We, and others, have recently demonstrated that 1q12 PCH undergoes epigenetic reprogramming by PcG proteins in premalignant and malignant lesions (74, 81). In many different types of cancer, PcG proteins can be found in relatively large nuclear aggregates referred to as PcG bodies. We have showed that PcG bodies are in fact nuclear subdomains in which PRC1 accumulates on the 1q12 PCH (74). In melanoma, these structures are present in up 80% of tumors with PcG expression and also frequently found in benign nevi, but not in any of the investigated normal tissues. This suggests that epigenetic reprogramming of 1q12 PCH is an early premalignant event in melanoma development and perhaps in other cancer diseases. Interestingly, the formation of PcG bodies correlated with loss of 1q12 satellite DNA methylation and a general reduction in total DNA methylation levels (74), suggesting that this change in the epigenetic profile of 1q12 PCH was initiated by cellular hypomethylation. This was supported by the induction of PcG bodies in primary melanocytes by treatment with DNA methyltransferase inhibitors. In this scenario, loss of DNA methylation and repressive factors such as HP1 and H3K9Me2/3 that in concert repress PCH in normal cells may act as nucleation sites for PRC1 binding. Indeed, PcG complexes have been demonstrated to bind to hypomethylated DNA (83–85). Interestingly, the epigenetic reprogramming of 1q12 PCH into PcG domains correlated with increased expression of 1q12 satellite RNA. Whether these RNA species were instrumental for the deposition of PRC1 complexes on 1q12 PCH remains to be determined. The features of the observed epigenetic reprogramming of 1q12 PCH (i.e. loss of DNA methylation and increased satellite transcription) were similar to those described in association with destabilization of 1q12. However, cancer cells with PcG bodies exhibited no unfolding of 1q12 PCH and no signs of genomic instability. With this in mind it can be speculated that PcG bodies are formed as a compensatory repressive mechanism to loss of DNA methylation-mediated repression. PcG bodies have also been suggested to work as molecular sponges to sequester PcG proteins thereby depleting them from other genomic sites (81).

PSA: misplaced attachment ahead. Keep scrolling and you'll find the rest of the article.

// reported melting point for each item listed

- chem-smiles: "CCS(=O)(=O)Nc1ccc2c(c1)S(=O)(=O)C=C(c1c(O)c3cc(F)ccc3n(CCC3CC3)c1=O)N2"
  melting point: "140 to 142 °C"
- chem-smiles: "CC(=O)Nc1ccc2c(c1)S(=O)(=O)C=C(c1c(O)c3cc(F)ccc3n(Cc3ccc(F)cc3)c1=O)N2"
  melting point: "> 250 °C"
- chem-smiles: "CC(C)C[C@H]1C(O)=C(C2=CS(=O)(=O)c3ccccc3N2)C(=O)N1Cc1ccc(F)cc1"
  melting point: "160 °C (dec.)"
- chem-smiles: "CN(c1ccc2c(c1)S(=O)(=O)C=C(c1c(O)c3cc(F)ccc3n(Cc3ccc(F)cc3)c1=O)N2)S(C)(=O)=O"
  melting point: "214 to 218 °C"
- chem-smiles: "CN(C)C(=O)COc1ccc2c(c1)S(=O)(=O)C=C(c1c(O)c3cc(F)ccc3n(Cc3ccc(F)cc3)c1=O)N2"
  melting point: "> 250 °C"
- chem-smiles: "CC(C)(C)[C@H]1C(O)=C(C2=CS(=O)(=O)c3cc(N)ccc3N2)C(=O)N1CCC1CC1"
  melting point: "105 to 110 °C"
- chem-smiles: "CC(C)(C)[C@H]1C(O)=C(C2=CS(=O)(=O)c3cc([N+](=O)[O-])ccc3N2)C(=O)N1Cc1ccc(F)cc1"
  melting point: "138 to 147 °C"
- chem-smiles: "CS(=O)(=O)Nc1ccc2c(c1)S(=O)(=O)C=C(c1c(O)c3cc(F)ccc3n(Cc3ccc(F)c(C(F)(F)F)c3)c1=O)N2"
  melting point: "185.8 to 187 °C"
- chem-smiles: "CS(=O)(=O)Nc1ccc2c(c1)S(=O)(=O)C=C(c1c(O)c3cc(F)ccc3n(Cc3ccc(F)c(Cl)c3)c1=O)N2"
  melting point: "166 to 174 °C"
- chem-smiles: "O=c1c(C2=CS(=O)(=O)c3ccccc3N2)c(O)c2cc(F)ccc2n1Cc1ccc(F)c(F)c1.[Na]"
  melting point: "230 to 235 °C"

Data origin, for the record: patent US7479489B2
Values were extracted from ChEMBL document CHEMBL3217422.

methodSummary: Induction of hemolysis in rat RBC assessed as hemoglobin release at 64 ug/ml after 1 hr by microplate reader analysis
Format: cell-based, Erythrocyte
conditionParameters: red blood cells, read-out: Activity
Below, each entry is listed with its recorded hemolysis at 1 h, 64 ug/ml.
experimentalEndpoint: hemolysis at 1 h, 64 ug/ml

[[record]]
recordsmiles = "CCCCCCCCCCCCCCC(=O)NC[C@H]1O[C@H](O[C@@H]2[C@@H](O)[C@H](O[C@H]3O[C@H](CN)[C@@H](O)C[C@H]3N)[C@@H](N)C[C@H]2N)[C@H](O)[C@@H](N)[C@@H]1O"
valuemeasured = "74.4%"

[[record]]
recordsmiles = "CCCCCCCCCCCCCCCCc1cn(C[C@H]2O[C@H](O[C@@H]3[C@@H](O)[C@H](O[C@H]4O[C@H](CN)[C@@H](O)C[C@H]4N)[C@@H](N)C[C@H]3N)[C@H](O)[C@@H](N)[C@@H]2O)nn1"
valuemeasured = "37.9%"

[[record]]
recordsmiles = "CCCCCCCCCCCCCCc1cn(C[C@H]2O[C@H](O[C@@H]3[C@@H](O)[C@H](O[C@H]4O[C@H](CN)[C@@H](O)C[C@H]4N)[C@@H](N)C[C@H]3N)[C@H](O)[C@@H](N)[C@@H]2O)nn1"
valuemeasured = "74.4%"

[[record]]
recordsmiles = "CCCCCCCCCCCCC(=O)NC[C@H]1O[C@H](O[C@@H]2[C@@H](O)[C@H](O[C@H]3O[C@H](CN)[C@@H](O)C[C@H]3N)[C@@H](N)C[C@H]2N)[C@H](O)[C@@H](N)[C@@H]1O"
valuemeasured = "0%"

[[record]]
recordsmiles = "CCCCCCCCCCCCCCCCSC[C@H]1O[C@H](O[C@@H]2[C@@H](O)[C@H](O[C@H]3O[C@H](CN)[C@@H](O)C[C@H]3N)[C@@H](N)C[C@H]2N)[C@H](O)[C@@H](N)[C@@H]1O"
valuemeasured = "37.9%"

SSX-Mediated Destabilization of PcG-Repressed 1q12 Pericentromeric Heterochromatin
The formation of PcG bodies in premalignant and malignant cells is interesting in relation to the expression of SSX (synovial sarcoma, breakpoint X) proteins in cancer. This family consists of 9 highly identical members only expressed in pre-meiotic male germ cells of healthy individuals (86, 87). However, these proteins are also expressed in most types of cancer due to demethylation of their gene promoters (86, 88–91). A link between SSX molecules and PcG proteins in chromatin regulation has been demonstrated in multiple studies and SSX proteins target PcG bodies (57, 92–94). Importantly, we have recently shown that SSX proteins deplete PcG bodies in cancer cells and induce genomic instability (93, 95). Further studies demonstrated that SSX proteins promote the unfolding and derepression of 1q12 PCH during replication (57). In turn, this led to segregation abnormalities during anaphase and generation of genomic instability in the form of anaphase bridges and micronuclei (Figure 2, right). Depletion of PcG factors from cells with PcG bodies did not phenocopy SSX expression in these cells, suggesting that the structural modification of 1q12 PCH inflicted by SSX proteins was a direct effect of SSX binding to this chromatin domain rather than being caused by the depletion of PcG factors. These results implicate SSX proteins in destabilization of PcG repressed 1q12 PCH. Whether this is instrumental for the 1q12 rearrangements seen in solid and hematological cancers remains an important subject of investigation.